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Same-sex Marriage, What's the Issue?

Same-sex Marriage, What's the Issue?

As arguments continue at the Supreme Court, gay marriage is still seen as a problem.

“Does the Fourteenth Amendment require a state to license a marriage between two people of the same sex?”, “Does the Fourteenth Amendment require a state to recognize a marriage between two people of the same sex when their marriage was lawfully licensed and performed out-of-state?”

These are two questions formulated by the court, being defended by representatives, Mary Bonauto and Douglas Hallward-Driemeier at the Supreme Court. Bonauto is an advocate for Gay and Lesbian Advocates and Defenders of Boston. Hallward-Driemeier is a lawyer from the firm of Ropes & Gray also located in Boston. These two individuals are working to defend gay and lesbian couples from Michigan and Kentucky in an oral argument in front of the Supreme Court.

Although the fight for same-sex marriage and equal rights for the LGBTQ community is nothing new, there is an uproar against the current case occurring in Washington, including protesters lining the streets outside of the courthouse.

The citizens of Cambridge are lucky to live in one of the most liberal cities in the country. Cambridge was a pioneer of the gay rights movement, being the first to proceed with legal same-sex marriage.

Aren Stone, Co-chair of Cambridge Gay, Lesbian, Bisexual, Transgender (GLBT) Commission, an organization focused on the equality and protection of LGBTQ community members, gave a quote saying, “Marriage equality isn’t about marriage—it’s about equality.  It’s about being seen as fully human.”

This is the type of mindset that should be spread throughout the country, especially in a time like this. Human rights issues will always be a part of living in the world, but how the surrounding environment, how ones community, chooses to deal with those issues can always be improved and can always be helped.

The argument for basic human rights, for those in same-sex relationships, began in 1924 when The Society for Human Rights in Chicago was formed, one of the first known gay rights organizations in the country.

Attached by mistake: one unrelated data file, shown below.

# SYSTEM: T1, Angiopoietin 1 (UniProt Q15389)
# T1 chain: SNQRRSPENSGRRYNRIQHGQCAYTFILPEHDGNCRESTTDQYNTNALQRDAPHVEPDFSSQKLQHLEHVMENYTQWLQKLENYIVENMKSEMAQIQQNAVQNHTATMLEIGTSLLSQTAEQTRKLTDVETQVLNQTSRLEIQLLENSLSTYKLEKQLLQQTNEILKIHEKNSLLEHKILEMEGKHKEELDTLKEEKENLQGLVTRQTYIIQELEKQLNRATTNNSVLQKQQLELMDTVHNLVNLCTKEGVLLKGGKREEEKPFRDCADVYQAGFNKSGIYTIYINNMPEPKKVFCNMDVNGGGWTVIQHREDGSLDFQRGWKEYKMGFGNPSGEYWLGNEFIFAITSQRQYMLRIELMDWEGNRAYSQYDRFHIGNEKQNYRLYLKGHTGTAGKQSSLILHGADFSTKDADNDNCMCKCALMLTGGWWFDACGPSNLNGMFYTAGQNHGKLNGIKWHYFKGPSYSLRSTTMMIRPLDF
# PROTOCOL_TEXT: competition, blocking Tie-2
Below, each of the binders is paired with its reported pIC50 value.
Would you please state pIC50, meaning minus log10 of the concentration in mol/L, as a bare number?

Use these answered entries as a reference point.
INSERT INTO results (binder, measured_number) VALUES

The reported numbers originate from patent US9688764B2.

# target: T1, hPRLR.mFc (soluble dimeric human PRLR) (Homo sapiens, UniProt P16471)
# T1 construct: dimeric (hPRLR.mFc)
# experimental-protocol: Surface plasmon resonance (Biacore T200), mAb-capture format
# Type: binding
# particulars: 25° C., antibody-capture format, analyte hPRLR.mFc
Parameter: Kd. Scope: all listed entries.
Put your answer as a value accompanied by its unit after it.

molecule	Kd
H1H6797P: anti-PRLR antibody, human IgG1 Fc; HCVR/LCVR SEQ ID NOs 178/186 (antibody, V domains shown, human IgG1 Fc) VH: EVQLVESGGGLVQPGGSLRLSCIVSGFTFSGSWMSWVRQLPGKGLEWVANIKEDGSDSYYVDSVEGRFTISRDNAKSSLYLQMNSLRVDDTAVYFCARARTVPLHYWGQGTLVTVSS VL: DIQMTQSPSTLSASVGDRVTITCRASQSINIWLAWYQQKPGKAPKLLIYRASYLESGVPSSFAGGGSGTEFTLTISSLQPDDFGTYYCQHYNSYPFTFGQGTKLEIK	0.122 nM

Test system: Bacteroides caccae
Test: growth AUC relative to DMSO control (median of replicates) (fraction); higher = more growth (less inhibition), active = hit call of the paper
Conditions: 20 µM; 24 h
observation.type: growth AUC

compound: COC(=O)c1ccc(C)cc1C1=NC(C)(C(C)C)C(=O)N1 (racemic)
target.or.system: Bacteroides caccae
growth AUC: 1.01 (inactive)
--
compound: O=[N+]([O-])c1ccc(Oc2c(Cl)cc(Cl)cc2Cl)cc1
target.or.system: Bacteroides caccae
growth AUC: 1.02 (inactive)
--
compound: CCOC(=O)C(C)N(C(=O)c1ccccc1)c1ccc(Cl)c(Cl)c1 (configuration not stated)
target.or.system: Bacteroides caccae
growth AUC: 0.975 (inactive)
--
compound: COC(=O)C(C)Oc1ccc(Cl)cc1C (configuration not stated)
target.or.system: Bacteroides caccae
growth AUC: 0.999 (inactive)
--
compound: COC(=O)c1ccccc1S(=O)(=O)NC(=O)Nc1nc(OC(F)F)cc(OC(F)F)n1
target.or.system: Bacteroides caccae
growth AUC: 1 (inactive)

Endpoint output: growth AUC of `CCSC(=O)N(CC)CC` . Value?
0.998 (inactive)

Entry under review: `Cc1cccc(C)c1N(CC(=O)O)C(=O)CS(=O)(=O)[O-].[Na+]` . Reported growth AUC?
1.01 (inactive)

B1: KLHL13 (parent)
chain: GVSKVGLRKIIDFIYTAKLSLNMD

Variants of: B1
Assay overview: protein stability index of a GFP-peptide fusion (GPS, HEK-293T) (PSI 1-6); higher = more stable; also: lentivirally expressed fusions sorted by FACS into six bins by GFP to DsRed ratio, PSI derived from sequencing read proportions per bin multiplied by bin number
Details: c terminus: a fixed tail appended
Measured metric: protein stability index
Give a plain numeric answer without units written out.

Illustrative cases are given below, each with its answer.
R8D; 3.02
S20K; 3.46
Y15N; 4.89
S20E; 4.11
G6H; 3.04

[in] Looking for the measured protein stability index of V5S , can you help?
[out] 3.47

Here is a timeline of (Some of the most modern) gay and lesbian marriage laws and events:

November 18, 2003 – Massachusetts determines law against same-sex marriage unconstitutional

May 17, 2004 – Same-sex marriage is legalized in Massachusetts. Cambridge City Hall performs the first legalized same-sex marriage ceremony in the United States for Marcia Kadish and Tanya McCloskey.

2005-2006 – Connecticut, New Jersey, California, Washington, D.C., Hawaii, Vermont and Maine recognize same sex civil unions

2009 – Iowa, Vermont, Maine, New Hampshire, District of Columbia legalize gay marriage

December 18, 2010 – “Don’t Ask, Don’t Tell” Policy is revoked

February 13, 2012 – Washington becomes the seventh state to legalize same-sex marriage

Although same-sex marriage is legalized in 37 states the fight continues on. The oral argument going to the Supreme Court currently expects a ruling by June.

For more information on the case and the Gay Rights Movement check out the Freedom to Marry website

The Gay and Lesbian Advocates and Defenders website

and the GLBT Commission website:


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